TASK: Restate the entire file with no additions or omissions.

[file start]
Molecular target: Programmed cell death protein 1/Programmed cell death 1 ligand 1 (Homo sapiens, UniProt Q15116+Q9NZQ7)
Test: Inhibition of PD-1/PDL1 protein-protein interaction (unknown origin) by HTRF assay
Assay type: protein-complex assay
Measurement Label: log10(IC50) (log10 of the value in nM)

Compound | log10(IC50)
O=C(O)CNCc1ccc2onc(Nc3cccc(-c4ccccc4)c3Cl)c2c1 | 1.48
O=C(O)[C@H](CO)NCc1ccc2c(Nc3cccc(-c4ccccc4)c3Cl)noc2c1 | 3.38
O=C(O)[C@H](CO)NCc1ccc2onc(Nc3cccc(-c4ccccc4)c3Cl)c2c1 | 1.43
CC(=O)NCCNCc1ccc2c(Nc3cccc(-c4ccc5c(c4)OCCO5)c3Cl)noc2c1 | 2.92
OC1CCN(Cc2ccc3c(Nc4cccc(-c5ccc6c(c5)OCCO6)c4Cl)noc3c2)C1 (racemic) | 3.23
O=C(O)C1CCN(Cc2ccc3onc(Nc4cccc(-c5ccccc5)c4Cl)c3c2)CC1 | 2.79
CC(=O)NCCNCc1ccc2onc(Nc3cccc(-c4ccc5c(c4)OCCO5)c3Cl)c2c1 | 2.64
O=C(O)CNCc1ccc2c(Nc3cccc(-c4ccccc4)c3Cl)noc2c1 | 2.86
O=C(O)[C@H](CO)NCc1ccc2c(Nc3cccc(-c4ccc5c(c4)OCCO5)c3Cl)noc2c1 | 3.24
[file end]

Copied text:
Molecular target: Programmed cell death protein 1/Programmed cell death 1 ligand 1 (Homo sapiens, UniProt Q15116+Q9NZQ7)
Test: Inhibition of PD-1/PDL1 protein-protein interaction (unknown origin) by HTRF assay
Assay type: protein-complex assay
Measurement Label: log10(IC50) (log10 of the value in nM)

Compound | log10(IC50)
O=C(O)CNCc1ccc2onc(Nc3cccc(-c4ccccc4)c3Cl)c2c1 | 1.48
O=C(O)[C@H](CO)NCc1ccc2c(Nc3cccc(-c4ccccc4)c3Cl)noc2c1 | 3.38
O=C(O)[C@H](CO)NCc1ccc2onc(Nc3cccc(-c4ccccc4)c3Cl)c2c1 | 1.43
CC(=O)NCCNCc1ccc2c(Nc3cccc(-c4ccc5c(c4)OCCO5)c3Cl)noc2c1 | 2.92
OC1CCN(Cc2ccc3c(Nc4cccc(-c5ccc6c(c5)OCCO6)c4Cl)noc3c2)C1 (racemic) | 3.23
O=C(O)C1CCN(Cc2ccc3onc(Nc4cccc(-c5ccccc5)c4Cl)c3c2)CC1 | 2.79
CC(=O)NCCNCc1ccc2onc(Nc3cccc(-c4ccc5c(c4)OCCO5)c3Cl)c2c1 | 2.64
O=C(O)CNCc1ccc2c(Nc3cccc(-c4ccccc4)c3Cl)noc2c1 | 2.86
O=C(O)[C@H](CO)NCc1ccc2c(Nc3cccc(-c4ccc5c(c4)OCCO5)c3Cl)noc2c1 | 3.24